St. Michael’s Parish Church
Please visit the official web site of St. Michael's
Church - by clicking on the following link http://stmichaels-caerwys.org.uk
The St. Michael's
Parish Church, Caerwys
is an example
of the "Clwydian" type of architecture. It has no definitely apportioned aisles and chancel, but two adjacent parallel
naves. Many churches in the Vale of Clwyd are of this type. There has probably been a religious building on the site since
the Roman era, but the present structure dates from the close of the 13th century, although there have been many additions
and modifications over the years.
Nave and Chancel
the view from the west door gives an impression of strength and dignity. Wall
monuments include two 18th century and one 19th century gravestones, a brass tablet to the memory of Pte. Spry, killed in
South Africa in 1901, and a brass war memorial to "those who fell for King and Country, 1914-1918." There is also
a memorial to those killed in the 1939-45 war, together with a monument to Rev. Thos. Lewis, a curate at Caerwys (died Oct.
30, 1757, aged 47) and another to Thos. Mostyn (died 10th July, 1751, aged 59). A remembrance book is on display, and contains mementoes of Caerwys
men who gave their lives in the service of their country. An interesting list of past clergy is on display near the vestry.
Please click on the above photograph
you will be re-directed to the official web site of St. Michael’s Church
Contact Details and
Services information for St. Michael's Church
Venerable John Lomas
Rector of Caerwys and Bodfari
( Archdeacon of St. Asaph )
Rector of Caerwys and Bodfari
The Venerable John Lomas ( Archdeacon of St. Asaph )
Tel: 01352 720092
The Reverend Vera Lewis
Mr David Bentley
Tel; 01352 721055
Mr. Roland Ward
Please visit the official web site of St. Michael's Church
- by clicking on the following link http://stmichaels-caerwys.org.uk
Details of Services at St. Michael’s Church
11.00am - Morning Worship on the 1st
Sunday of the month
- Holy Eucharist on the 2nd, 3rd,4th and 5th Sundays’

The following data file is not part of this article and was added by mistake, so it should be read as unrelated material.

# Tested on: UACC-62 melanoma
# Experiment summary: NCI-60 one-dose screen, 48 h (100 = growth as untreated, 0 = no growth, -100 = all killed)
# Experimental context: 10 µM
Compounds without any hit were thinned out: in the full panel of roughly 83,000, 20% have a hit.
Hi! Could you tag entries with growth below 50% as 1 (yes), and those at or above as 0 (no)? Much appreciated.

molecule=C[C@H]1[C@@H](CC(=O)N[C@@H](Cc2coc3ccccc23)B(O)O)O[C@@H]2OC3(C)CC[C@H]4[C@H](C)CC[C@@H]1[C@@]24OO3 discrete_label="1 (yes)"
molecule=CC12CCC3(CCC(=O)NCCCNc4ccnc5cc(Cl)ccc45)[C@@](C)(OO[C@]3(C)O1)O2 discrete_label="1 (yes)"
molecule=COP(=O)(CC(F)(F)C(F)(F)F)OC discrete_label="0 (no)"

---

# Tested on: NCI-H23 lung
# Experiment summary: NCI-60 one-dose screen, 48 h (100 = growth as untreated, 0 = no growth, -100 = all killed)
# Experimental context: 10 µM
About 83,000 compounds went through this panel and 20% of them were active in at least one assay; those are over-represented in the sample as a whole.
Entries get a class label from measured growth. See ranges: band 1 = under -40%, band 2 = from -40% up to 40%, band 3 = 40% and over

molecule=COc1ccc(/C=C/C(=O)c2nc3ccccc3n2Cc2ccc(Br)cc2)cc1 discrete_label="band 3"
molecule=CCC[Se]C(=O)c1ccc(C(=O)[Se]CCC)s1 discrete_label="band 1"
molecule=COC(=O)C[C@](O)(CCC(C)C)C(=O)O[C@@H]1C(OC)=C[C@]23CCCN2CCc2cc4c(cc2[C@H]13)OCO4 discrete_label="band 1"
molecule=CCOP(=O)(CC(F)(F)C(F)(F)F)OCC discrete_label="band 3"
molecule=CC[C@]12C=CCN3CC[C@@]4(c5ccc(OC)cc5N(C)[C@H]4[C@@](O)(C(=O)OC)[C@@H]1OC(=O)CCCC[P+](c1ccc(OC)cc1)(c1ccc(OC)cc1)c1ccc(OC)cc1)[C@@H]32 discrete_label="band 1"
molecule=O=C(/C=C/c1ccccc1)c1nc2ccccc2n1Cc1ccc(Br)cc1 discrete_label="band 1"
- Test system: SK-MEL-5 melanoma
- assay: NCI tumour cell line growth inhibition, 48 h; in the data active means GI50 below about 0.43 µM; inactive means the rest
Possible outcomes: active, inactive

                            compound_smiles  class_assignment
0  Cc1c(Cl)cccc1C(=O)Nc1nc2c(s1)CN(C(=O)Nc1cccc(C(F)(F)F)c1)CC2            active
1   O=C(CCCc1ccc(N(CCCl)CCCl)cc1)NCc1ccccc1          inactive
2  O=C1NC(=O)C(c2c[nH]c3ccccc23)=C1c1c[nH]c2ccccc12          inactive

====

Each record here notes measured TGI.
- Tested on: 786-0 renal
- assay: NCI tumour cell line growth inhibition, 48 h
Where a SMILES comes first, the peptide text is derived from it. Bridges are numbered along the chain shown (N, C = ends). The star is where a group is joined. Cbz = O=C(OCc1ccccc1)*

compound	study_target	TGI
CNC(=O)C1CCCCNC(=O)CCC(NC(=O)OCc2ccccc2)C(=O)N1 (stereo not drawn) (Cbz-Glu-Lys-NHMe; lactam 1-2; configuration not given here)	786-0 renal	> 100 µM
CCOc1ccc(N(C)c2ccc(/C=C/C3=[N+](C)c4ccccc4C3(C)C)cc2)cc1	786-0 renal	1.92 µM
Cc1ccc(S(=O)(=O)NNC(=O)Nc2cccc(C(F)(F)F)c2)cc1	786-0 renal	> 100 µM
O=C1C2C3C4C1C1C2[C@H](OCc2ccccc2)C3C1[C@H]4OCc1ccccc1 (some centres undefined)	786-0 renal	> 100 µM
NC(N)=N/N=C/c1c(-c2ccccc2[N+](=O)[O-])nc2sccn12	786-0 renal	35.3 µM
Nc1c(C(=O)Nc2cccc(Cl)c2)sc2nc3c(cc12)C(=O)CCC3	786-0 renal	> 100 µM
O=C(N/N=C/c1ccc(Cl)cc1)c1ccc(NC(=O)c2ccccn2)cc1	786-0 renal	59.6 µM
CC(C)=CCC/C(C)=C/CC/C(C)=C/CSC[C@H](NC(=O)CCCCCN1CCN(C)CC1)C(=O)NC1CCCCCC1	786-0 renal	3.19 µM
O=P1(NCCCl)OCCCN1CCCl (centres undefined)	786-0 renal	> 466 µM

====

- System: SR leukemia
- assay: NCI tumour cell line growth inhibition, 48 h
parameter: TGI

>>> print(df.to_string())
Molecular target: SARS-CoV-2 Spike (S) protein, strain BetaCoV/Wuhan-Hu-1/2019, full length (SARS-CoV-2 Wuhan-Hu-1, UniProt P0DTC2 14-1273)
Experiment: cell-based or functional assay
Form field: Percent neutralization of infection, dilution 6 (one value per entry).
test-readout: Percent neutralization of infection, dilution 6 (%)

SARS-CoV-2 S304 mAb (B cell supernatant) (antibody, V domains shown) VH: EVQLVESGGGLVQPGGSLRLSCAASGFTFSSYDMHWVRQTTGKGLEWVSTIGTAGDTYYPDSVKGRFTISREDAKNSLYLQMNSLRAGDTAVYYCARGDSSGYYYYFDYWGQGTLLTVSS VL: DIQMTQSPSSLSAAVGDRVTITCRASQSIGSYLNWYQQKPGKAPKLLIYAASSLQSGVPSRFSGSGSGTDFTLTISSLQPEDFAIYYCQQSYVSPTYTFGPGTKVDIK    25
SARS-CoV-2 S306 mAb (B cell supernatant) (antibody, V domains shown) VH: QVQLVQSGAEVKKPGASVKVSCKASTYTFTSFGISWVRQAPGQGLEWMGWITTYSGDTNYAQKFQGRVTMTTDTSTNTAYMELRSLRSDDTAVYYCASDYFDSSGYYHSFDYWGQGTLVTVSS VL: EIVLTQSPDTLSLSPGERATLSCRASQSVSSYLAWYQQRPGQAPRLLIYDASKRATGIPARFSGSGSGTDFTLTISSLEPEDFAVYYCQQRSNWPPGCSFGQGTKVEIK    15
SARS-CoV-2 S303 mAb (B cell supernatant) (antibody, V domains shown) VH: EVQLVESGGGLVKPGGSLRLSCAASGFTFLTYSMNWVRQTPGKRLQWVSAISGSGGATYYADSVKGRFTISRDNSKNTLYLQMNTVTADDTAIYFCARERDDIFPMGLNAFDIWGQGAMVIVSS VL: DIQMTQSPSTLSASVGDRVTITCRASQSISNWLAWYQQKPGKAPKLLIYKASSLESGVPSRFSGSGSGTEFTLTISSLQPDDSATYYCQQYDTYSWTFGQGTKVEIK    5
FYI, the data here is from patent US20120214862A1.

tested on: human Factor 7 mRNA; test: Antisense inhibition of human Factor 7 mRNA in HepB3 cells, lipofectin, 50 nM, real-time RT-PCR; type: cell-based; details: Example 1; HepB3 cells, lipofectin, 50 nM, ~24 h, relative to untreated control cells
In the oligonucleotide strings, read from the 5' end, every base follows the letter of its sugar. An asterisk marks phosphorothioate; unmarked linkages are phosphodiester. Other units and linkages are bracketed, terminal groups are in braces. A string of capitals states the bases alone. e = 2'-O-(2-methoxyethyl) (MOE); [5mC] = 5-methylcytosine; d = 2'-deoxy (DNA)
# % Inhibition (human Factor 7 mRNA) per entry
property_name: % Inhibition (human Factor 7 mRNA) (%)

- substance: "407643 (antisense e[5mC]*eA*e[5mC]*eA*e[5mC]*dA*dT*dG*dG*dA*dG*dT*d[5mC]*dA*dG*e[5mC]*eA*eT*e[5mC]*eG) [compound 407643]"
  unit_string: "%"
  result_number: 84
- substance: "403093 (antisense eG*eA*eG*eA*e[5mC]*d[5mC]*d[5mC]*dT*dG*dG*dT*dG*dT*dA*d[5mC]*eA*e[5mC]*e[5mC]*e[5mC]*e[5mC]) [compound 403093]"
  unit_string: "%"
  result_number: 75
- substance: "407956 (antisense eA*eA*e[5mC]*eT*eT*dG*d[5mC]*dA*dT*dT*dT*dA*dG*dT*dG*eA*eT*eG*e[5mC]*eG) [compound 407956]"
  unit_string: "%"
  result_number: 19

of the month
St Michael’s Church - Renovations 2017
'In September, 2017 St Michael's Church was renovated. The
photographs at the bottom of this web site page, show the church before the renovation.
The repairs to the plasterwork, the windows, the flooring and the roof will maintain the integrity of this
ancient building for a generation.
We have also taken the opportunity to
adapt the church for 21st century worship and community use. As a result of this project, the church will be warmer, people
will sit in more comfort, they will be able to hear better, and to see what is going on more clearly.
There is now a new toilet and a kitchen area. No more searching for the Portaloo in the churchyard, or going
out to the tap outside for water to fill the kettle.
is now an open area, and the low wooden screen that was placed there in 1905 has been relocated along the North wall. In the
chancel the Rector will lead services, choirs will sing, and nativity plays will be performed, all in clear sight of those
seated in both naves.
The old wooden floors have been sanded and
sealed, and the lighting has been vastly improved. The aim of this has been to highlight the memorials, the windows, the altar
and the carvings which make the church such a beautiful heritage site. The carpet has been removed to reveal beautiful
Victorian tiling, which has been carefully restored.
All this work has been
possible because of the immense generosity of members of the St Michael’s Church congregation, the St Asaph Diocese,
and of the following grant-awarding bodies:
The Heritage Lottery Fund,
The National Churches Trust, The Garfield Weston Foundation, The James Pantyfedwen Foundation, The Maude Yeardye Trust, and
The All churches Trust.
We have counted our blessings throughout
The work has been undertaken by Gareth Williams
Joinery, a local firm who specialise in work in ancient churches. Their own tradespeople and their sub-contractors have proved